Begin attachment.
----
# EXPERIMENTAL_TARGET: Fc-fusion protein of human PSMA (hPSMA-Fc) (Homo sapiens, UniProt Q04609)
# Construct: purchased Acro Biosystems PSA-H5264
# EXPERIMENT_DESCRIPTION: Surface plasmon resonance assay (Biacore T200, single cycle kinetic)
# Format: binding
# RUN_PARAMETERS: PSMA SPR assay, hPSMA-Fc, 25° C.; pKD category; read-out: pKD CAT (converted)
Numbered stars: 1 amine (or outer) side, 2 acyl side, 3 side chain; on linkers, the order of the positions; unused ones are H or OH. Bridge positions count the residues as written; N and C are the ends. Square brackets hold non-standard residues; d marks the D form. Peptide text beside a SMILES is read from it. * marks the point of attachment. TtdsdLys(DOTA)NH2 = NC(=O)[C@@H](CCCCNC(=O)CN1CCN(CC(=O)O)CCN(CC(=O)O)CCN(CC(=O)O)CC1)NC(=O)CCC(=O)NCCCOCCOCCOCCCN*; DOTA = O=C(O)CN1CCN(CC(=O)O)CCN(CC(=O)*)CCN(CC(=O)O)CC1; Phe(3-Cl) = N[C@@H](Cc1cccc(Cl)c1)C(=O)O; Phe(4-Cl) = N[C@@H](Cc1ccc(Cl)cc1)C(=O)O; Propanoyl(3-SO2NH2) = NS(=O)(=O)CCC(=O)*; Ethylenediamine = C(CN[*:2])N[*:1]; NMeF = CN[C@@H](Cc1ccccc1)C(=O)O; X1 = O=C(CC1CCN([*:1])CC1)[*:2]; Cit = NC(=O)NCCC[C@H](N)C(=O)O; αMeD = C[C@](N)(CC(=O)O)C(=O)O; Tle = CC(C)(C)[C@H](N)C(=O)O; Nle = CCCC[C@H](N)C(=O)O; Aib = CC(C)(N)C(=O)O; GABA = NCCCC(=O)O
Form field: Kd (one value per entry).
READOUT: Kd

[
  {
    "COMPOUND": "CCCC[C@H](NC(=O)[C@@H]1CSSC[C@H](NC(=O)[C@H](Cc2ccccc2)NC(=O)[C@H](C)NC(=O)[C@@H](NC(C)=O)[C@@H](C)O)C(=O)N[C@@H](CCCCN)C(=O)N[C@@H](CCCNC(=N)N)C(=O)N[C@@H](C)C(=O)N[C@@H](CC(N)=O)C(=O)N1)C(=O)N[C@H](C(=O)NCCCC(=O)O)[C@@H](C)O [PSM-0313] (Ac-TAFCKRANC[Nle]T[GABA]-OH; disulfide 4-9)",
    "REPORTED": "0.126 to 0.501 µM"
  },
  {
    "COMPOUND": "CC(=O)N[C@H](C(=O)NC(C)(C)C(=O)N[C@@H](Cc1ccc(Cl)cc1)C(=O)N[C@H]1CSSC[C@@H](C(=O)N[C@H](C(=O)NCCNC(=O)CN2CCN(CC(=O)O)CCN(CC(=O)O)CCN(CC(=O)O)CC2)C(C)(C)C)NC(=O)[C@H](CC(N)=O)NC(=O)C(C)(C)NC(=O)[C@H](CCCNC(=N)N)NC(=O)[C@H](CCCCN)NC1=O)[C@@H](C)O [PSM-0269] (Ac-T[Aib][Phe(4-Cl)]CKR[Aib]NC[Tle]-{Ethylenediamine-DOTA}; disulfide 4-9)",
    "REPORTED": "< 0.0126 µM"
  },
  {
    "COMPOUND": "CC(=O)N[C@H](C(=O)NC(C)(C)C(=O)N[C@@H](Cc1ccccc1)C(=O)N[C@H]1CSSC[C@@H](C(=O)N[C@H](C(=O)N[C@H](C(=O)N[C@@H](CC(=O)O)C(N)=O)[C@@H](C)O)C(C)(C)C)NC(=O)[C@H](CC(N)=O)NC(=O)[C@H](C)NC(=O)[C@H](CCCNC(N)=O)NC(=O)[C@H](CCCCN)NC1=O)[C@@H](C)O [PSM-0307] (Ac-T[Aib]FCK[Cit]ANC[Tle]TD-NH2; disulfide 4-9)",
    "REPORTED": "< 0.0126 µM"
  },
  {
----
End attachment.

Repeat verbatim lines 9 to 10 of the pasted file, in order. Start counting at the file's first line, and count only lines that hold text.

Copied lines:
[
  {